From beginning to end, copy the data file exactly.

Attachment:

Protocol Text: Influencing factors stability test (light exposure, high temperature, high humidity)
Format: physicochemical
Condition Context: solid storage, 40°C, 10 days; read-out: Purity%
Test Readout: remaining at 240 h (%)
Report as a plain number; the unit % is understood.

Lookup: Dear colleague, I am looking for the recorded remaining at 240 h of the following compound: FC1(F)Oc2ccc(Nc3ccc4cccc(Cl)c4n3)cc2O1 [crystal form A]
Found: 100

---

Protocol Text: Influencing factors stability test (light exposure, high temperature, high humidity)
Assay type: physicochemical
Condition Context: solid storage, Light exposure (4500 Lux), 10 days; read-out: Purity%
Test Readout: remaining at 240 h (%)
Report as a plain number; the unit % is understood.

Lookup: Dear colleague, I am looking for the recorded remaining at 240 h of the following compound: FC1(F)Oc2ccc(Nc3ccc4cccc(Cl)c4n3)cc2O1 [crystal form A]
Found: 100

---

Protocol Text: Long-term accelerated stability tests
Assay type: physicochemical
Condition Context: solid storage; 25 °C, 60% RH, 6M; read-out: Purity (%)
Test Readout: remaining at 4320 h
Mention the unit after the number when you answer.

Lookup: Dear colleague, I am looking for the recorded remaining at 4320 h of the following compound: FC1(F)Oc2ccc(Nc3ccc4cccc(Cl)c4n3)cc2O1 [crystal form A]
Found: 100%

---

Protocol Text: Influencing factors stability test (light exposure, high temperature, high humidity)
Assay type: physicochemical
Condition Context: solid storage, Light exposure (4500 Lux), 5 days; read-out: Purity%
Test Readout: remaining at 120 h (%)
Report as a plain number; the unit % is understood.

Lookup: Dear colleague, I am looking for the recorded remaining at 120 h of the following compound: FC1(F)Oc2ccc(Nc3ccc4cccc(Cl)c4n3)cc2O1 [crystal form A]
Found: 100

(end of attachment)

Protocol Text: Influencing factors stability test (light exposure, high temperature, high humidity)
Format: physicochemical
Condition Context: solid storage, 40°C, 10 days; read-out: Purity%
Test Readout: remaining at 240 h (%)
Report as a plain number; the unit % is understood.

Lookup: Dear colleague, I am looking for the recorded remaining at 240 h of the following compound: FC1(F)Oc2ccc(Nc3ccc4cccc(Cl)c4n3)cc2O1 [crystal form A]
Found: 100

---

Protocol Text: Influencing factors stability test (light exposure, high temperature, high humidity)
Assay type: physicochemical
Condition Context: solid storage, Light exposure (4500 Lux), 10 days; read-out: Purity%
Test Readout: remaining at 240 h (%)
Report as a plain number; the unit % is understood.

Lookup: Dear colleague, I am looking for the recorded remaining at 240 h of the following compound: FC1(F)Oc2ccc(Nc3ccc4cccc(Cl)c4n3)cc2O1 [crystal form A]
Found: 100

---

Protocol Text: Long-term accelerated stability tests
Assay type: physicochemical
Condition Context: solid storage; 25 °C, 60% RH, 6M; read-out: Purity (%)
Test Readout: remaining at 4320 h
Mention the unit after the number when you answer.

Lookup: Dear colleague, I am looking for the recorded remaining at 4320 h of the following compound: FC1(F)Oc2ccc(Nc3ccc4cccc(Cl)c4n3)cc2O1 [crystal form A]
Found: 100%

---

Protocol Text: Influencing factors stability test (light exposure, high temperature, high humidity)
Assay type: physicochemical
Condition Context: solid storage, Light exposure (4500 Lux), 5 days; read-out: Purity%
Test Readout: remaining at 120 h (%)
Report as a plain number; the unit % is understood.

Lookup: Dear colleague, I am looking for the recorded remaining at 120 h of the following compound: FC1(F)Oc2ccc(Nc3ccc4cccc(Cl)c4n3)cc2O1 [crystal form A]
Found: 100